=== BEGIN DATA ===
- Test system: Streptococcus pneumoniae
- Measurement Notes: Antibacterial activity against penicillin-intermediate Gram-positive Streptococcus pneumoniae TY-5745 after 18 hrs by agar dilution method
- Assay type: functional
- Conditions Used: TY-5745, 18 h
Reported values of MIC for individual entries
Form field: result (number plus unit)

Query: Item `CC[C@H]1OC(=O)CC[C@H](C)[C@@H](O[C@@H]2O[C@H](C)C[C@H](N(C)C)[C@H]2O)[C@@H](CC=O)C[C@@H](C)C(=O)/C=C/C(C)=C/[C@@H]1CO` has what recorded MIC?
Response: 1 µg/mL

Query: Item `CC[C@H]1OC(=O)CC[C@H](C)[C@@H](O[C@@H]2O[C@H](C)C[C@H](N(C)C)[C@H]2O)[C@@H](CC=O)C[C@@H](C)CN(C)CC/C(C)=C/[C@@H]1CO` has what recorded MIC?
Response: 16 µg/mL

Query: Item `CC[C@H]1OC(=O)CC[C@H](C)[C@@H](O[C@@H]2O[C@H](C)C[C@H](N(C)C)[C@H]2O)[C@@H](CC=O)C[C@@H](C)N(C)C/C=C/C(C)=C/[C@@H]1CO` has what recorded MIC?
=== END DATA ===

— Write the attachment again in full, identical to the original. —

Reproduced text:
- Test system: Streptococcus pneumoniae
- Measurement Notes: Antibacterial activity against penicillin-intermediate Gram-positive Streptococcus pneumoniae TY-5745 after 18 hrs by agar dilution method
- Assay type: functional
- Conditions Used: TY-5745, 18 h
Reported values of MIC for individual entries
Form field: result (number plus unit)

Query: Item `CC[C@H]1OC(=O)CC[C@H](C)[C@@H](O[C@@H]2O[C@H](C)C[C@H](N(C)C)[C@H]2O)[C@@H](CC=O)C[C@@H](C)C(=O)/C=C/C(C)=C/[C@@H]1CO` has what recorded MIC?
Response: 1 µg/mL

Query: Item `CC[C@H]1OC(=O)CC[C@H](C)[C@@H](O[C@@H]2O[C@H](C)C[C@H](N(C)C)[C@H]2O)[C@@H](CC=O)C[C@@H](C)CN(C)CC/C(C)=C/[C@@H]1CO` has what recorded MIC?
Response: 16 µg/mL

Query: Item `CC[C@H]1OC(=O)CC[C@H](C)[C@@H](O[C@@H]2O[C@H](C)C[C@H](N(C)C)[C@H]2O)[C@@H](CC=O)C[C@@H](C)N(C)C/C=C/C(C)=C/[C@@H]1CO` has what recorded MIC?